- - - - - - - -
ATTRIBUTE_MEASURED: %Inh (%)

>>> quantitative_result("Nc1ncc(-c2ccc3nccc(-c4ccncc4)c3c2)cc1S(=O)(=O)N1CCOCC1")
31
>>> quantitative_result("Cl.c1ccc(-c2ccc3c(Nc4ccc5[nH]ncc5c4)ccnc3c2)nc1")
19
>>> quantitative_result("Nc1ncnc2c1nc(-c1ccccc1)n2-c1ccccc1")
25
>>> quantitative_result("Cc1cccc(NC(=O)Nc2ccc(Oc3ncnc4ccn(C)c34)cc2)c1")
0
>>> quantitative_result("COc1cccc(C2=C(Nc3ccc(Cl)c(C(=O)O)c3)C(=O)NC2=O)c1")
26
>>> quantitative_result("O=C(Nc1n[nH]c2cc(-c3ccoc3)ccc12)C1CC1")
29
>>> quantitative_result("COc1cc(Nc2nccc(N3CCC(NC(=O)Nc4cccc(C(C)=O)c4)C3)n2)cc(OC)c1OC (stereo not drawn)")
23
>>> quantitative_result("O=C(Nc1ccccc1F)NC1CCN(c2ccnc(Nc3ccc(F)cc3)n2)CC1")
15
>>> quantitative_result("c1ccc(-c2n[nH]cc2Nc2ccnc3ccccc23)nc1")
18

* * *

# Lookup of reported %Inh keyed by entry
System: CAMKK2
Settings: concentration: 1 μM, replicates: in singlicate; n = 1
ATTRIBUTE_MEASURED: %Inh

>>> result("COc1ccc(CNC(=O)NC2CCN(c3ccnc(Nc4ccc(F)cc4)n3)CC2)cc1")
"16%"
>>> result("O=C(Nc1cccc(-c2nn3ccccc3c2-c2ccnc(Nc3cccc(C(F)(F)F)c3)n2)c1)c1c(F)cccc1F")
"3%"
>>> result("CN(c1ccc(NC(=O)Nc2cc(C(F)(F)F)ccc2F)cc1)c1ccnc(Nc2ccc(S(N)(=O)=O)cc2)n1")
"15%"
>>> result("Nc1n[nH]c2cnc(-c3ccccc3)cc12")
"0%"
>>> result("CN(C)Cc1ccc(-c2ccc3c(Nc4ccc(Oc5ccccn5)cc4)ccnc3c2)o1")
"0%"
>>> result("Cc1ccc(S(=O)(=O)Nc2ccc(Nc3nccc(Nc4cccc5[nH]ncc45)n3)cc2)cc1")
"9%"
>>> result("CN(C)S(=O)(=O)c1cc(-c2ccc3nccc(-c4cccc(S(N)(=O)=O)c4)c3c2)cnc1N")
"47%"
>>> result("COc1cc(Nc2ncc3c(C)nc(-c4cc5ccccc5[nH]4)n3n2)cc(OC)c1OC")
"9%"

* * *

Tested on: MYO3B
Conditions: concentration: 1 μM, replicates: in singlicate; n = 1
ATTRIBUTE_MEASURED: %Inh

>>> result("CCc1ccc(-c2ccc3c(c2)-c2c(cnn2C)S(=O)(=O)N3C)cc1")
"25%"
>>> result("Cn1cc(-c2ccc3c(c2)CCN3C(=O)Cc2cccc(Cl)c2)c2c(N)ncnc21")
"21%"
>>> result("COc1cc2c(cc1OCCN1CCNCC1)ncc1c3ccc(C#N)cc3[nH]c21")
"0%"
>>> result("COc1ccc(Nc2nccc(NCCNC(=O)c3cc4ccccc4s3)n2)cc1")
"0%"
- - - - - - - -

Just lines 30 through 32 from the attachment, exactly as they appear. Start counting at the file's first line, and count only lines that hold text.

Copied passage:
"15%"
>>> result("Nc1n[nH]c2cnc(-c3ccccc3)cc12")
"0%"